Economic Impact of America’s Career Colleges

Economic Impact of America’s Career CollegesThe Imagine America Foundation’s Economic Impact of Career Colleges is the first comprehensive study completed of the economic impact of the career college sector. This study estimates that career colleges generate $38.6 billion in annual economic impact. This total includes $14.6 billion in direct institutional impact, $4 billion in related student fees and expenses, $3.5 billion in higher career college graduate starting salaries and other benefits, and $16.5 billion in indirect economic activity associated with the industries in which the graduates are employed.

Notable findings in the study are the following:

Direct Impact
In educating students (37 percent of whom are minorities) for high demand jobs, the career college sector generates significant economic activity as a result.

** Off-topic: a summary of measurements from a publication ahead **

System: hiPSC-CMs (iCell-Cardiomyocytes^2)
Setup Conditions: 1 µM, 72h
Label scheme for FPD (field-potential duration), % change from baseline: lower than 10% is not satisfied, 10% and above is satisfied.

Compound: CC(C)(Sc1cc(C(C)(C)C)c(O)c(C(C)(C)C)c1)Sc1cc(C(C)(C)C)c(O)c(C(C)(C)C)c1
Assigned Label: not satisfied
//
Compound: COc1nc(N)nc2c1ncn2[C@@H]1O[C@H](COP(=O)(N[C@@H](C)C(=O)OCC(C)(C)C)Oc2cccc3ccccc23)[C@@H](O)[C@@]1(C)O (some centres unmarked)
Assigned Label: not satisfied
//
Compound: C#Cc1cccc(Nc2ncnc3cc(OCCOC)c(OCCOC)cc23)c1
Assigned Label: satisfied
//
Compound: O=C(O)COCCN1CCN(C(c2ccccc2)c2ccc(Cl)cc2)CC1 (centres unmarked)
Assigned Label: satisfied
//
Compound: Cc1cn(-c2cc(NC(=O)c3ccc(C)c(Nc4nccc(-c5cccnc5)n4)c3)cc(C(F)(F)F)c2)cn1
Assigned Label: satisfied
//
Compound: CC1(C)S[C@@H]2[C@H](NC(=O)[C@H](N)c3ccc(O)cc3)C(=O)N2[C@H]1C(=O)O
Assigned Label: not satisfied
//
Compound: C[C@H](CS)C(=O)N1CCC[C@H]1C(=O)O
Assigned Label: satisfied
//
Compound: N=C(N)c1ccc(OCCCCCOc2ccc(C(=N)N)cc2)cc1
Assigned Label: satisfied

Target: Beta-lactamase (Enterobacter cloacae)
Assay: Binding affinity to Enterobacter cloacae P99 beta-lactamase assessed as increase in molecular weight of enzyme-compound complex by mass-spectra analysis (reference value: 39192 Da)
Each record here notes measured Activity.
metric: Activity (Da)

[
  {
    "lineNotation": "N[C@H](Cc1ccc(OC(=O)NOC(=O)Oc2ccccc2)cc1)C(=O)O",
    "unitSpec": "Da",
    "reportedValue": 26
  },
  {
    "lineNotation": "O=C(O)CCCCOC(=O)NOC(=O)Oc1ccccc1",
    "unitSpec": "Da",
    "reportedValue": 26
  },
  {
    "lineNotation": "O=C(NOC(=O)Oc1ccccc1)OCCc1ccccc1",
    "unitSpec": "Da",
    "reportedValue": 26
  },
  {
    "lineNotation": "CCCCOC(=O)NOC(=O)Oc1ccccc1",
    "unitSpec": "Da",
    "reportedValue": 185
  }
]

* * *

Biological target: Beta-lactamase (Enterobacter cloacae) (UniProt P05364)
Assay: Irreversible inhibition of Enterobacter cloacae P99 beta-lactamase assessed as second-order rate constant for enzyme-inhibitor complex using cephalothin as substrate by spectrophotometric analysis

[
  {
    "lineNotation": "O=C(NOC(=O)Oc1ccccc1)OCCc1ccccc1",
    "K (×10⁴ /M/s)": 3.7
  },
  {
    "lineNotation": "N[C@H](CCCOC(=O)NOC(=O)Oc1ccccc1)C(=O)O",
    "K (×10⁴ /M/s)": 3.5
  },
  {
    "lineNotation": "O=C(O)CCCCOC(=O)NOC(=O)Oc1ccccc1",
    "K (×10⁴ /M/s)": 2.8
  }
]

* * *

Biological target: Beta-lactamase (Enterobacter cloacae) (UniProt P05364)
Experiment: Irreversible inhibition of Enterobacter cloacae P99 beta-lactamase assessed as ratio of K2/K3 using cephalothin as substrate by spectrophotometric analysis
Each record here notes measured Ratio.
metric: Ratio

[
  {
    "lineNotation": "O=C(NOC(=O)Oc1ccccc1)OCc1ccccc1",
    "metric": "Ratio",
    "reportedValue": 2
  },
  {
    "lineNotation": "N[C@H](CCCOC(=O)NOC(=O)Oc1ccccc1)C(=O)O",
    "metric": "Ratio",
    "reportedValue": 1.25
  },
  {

• A total of 2,694 career colleges (for-profit, Title-IV eligible institutions) in the 2004-2005 academic year produced $14.6 billion in total revenue. Institutions spent nearly $8 billion on compensation of employees and $5.6 billion for goods and services, including real estate, administrative and support services, construction and other needs;
  • During 2005, career colleges employed 137,041 full-time equivalent faculty and staff;
  • While the federal and state subsidy to not-for-profit institutions of higher learning is approximately $22,000 per student, students at career colleges receive approximately $6,500 in student assistance.

Career colleges include for-profit postsecondary schools, colleges and universities that offer market-driven, career-specific training in over 200 fields. They differ from most public and non-profit postsecondary institutions in their emphasis on providing students with skills most in demand by employers. Career college students are predominantly working adults. Almost 50% are the first generation in their families to pursue higher education.

View electronic copy of Economic Impact of Career Colleges.